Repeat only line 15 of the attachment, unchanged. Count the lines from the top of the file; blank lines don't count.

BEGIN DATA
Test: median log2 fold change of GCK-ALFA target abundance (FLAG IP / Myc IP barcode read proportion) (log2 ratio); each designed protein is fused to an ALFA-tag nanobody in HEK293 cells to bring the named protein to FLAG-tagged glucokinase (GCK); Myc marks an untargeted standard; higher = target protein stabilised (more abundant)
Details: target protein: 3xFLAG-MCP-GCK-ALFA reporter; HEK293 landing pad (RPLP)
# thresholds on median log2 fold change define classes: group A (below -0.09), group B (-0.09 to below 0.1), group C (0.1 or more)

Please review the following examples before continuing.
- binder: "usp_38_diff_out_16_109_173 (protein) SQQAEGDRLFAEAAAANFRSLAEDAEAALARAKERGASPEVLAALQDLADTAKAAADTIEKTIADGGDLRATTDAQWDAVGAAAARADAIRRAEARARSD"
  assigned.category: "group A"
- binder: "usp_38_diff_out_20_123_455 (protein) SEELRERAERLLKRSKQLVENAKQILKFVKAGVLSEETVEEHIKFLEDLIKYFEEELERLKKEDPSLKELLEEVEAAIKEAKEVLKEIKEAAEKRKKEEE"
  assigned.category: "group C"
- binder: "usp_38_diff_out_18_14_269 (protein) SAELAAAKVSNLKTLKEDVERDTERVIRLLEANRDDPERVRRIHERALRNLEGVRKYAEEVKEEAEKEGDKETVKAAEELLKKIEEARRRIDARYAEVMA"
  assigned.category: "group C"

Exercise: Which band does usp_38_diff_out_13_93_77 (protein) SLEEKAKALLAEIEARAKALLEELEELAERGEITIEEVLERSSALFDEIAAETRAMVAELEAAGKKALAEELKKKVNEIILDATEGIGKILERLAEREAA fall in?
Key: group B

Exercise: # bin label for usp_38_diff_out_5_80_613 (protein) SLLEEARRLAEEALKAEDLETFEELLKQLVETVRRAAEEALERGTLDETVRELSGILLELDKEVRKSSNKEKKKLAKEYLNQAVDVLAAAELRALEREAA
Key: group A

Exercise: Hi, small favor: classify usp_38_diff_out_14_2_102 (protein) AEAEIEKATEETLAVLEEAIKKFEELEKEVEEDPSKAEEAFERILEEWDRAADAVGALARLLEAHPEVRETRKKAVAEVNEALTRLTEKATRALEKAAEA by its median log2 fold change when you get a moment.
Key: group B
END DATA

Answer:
Exercise: Hi, small favor: classify usp_38_diff_out_14_2_102 (protein) AEAEIEKATEETLAVLEEAIKKFEELEKEVEEDPSKAEEAFERILEEWDRAADAVGALARLLEAHPEVRETRKKAVAEVNEALTRLTEKATRALEKAAEA by its median log2 fold change when you get a moment.